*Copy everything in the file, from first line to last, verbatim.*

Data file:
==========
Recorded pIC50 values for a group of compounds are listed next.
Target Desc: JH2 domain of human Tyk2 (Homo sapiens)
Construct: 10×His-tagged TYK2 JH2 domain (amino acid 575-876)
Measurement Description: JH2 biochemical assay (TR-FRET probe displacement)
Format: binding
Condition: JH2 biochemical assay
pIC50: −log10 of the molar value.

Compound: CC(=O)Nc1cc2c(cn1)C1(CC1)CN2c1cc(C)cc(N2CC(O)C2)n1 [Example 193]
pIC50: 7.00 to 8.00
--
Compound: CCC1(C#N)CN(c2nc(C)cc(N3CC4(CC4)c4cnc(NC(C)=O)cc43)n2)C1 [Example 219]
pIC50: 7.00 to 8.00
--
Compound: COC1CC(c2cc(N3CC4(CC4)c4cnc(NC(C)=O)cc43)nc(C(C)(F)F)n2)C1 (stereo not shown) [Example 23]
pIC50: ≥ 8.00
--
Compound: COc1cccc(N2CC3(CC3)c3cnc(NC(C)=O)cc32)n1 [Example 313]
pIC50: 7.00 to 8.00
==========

Recorded pIC50 values for a group of compounds are listed next.
Target Desc: JH2 domain of human Tyk2 (Homo sapiens)
Construct: 10×His-tagged TYK2 JH2 domain (amino acid 575-876)
Measurement Description: JH2 biochemical assay (TR-FRET probe displacement)
Format: binding
Condition: JH2 biochemical assay
pIC50: −log10 of the molar value.

Compound: CC(=O)Nc1cc2c(cn1)C1(CC1)CN2c1cc(C)cc(N2CC(O)C2)n1 [Example 193]
pIC50: 7.00 to 8.00
--
Compound: CCC1(C#N)CN(c2nc(C)cc(N3CC4(CC4)c4cnc(NC(C)=O)cc43)n2)C1 [Example 219]
pIC50: 7.00 to 8.00
--
Compound: COC1CC(c2cc(N3CC4(CC4)c4cnc(NC(C)=O)cc43)nc(C(C)(F)F)n2)C1 (stereo not shown) [Example 23]
pIC50: ≥ 8.00
--
Compound: COc1cccc(N2CC3(CC3)c3cnc(NC(C)=O)cc32)n1 [Example 313]
pIC50: 7.00 to 8.00